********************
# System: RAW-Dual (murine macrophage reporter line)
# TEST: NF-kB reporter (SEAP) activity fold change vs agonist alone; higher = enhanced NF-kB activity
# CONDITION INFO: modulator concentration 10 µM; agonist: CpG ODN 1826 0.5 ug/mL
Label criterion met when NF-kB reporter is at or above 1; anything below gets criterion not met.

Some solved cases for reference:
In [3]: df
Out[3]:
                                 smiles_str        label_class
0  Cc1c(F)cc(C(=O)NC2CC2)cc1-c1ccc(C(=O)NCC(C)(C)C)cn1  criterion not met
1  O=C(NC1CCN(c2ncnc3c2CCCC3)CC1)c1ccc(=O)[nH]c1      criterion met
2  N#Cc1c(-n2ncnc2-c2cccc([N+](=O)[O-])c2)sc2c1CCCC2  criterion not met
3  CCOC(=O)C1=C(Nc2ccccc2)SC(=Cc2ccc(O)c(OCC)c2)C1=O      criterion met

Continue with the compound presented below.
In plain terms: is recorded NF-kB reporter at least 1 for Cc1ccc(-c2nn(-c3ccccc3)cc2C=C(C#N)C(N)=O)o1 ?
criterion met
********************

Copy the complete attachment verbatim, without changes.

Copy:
# System: RAW-Dual (murine macrophage reporter line)
# TEST: NF-kB reporter (SEAP) activity fold change vs agonist alone; higher = enhanced NF-kB activity
# CONDITION INFO: modulator concentration 10 µM; agonist: CpG ODN 1826 0.5 ug/mL
Label criterion met when NF-kB reporter is at or above 1; anything below gets criterion not met.

Some solved cases for reference:
In [3]: df
Out[3]:
                                 smiles_str        label_class
0  Cc1c(F)cc(C(=O)NC2CC2)cc1-c1ccc(C(=O)NCC(C)(C)C)cn1  criterion not met
1  O=C(NC1CCN(c2ncnc3c2CCCC3)CC1)c1ccc(=O)[nH]c1      criterion met
2  N#Cc1c(-n2ncnc2-c2cccc([N+](=O)[O-])c2)sc2c1CCCC2  criterion not met
3  CCOC(=O)C1=C(Nc2ccccc2)SC(=Cc2ccc(O)c(OCC)c2)C1=O      criterion met

Continue with the compound presented below.
In plain terms: is recorded NF-kB reporter at least 1 for Cc1ccc(-c2nn(-c3ccccc3)cc2C=C(C#N)C(N)=O)o1 ?
criterion met